Making architecture relevant to the times

(Coffeebreak, December 17, 2015)

Over the centuries, architecture has pushed the concept of building design to the hilt, bringing about innovation and creativeness in integrating aesthetics with efficiency in building space utilization. It has also introduced the use of materials made lighter and cheaper by technology that enabled architects to challenge traditional concepts in design, some of which defy the forces of physics.

But these advances in architecture, however, have largely neglected fundamental needs of people, especially the poor. Most, if not all, of the highly-acclaimed breakthroughs in architectural design appeal to the wealthy. Office skyscrapers, hotels, stadiums, homes big and small and monuments dominate the conversation about architecture. Few, if at all, involve design innovations that benefit the poor.

An Ilonggo architect is about to change that perspective in the field of architecture.

Just recently, Architect Guillermo “Gimo” Hisancha has embarked on a novel project to thrust the profession to the forefront of disaster response and promotion of maternal health care.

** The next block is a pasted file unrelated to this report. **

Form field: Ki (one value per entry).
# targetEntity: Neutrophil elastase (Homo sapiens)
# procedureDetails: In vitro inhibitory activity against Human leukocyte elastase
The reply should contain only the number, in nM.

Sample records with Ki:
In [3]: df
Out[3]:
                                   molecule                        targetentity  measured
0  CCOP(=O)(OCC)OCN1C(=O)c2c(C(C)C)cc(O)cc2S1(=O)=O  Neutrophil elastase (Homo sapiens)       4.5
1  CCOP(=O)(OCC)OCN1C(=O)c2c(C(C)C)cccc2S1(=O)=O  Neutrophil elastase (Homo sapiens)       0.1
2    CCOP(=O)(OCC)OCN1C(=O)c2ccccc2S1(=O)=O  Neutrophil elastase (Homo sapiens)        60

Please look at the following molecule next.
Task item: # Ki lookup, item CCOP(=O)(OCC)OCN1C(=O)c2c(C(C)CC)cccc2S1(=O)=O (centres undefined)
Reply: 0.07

As Head for Public Health Work Programme of the Union of International Architects (UIA) for Region VI, Hisancha has launched a national design competition for multi-use emergency and maternal/birthing facilities among Filipino architects to help governments deal with large-scale problems confronting their constituency.

“The idea has been met with enthusiasm and support from national architects organizations in the whole of Asia and Australia when I presented this before a regional conference two months ago in Thailand,” Hisancha said.

In his position as Head for Public Health Work Programme of the UIA, Hisancha, who had served a total of 18 years in public service, first as municipal councilor, and then as municipal vice mayor, of the Pavia LGU, is one of only two Filipinos who are incumbent officers of the worldwide organization of architects.